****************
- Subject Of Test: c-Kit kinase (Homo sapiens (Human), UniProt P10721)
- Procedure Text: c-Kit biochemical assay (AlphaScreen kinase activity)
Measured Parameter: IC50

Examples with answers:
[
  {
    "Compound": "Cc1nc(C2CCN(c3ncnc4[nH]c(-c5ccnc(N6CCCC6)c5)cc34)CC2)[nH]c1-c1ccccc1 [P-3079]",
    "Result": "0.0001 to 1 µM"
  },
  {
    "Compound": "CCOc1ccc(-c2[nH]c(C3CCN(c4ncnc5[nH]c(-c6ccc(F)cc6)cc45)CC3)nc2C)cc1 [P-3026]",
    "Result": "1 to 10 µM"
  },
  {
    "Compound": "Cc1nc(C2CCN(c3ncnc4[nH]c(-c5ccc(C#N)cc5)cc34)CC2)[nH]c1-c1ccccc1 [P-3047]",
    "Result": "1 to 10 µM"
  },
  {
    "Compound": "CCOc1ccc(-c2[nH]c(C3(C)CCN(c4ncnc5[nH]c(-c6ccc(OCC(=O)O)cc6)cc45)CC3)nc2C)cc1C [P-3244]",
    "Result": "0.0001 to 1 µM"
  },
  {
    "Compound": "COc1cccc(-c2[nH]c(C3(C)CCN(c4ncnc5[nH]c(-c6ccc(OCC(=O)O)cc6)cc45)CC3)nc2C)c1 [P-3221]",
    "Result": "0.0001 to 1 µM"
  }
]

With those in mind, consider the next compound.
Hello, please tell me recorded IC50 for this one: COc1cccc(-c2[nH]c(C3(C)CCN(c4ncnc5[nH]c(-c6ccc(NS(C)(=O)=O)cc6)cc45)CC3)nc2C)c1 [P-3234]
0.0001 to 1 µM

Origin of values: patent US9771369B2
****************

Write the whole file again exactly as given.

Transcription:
- Subject Of Test: c-Kit kinase (Homo sapiens (Human), UniProt P10721)
- Procedure Text: c-Kit biochemical assay (AlphaScreen kinase activity)
Measured Parameter: IC50

Examples with answers:
[
  {
    "Compound": "Cc1nc(C2CCN(c3ncnc4[nH]c(-c5ccnc(N6CCCC6)c5)cc34)CC2)[nH]c1-c1ccccc1 [P-3079]",
    "Result": "0.0001 to 1 µM"
  },
  {
    "Compound": "CCOc1ccc(-c2[nH]c(C3CCN(c4ncnc5[nH]c(-c6ccc(F)cc6)cc45)CC3)nc2C)cc1 [P-3026]",
    "Result": "1 to 10 µM"
  },
  {
    "Compound": "Cc1nc(C2CCN(c3ncnc4[nH]c(-c5ccc(C#N)cc5)cc34)CC2)[nH]c1-c1ccccc1 [P-3047]",
    "Result": "1 to 10 µM"
  },
  {
    "Compound": "CCOc1ccc(-c2[nH]c(C3(C)CCN(c4ncnc5[nH]c(-c6ccc(OCC(=O)O)cc6)cc45)CC3)nc2C)cc1C [P-3244]",
    "Result": "0.0001 to 1 µM"
  },
  {
    "Compound": "COc1cccc(-c2[nH]c(C3(C)CCN(c4ncnc5[nH]c(-c6ccc(OCC(=O)O)cc6)cc45)CC3)nc2C)c1 [P-3221]",
    "Result": "0.0001 to 1 µM"
  }
]

With those in mind, consider the next compound.
Hello, please tell me recorded IC50 for this one: COc1cccc(-c2[nH]c(C3(C)CCN(c4ncnc5[nH]c(-c6ccc(NS(C)(=O)=O)cc6)cc45)CC3)nc2C)c1 [P-3234]
0.0001 to 1 µM

Origin of values: patent US9771369B2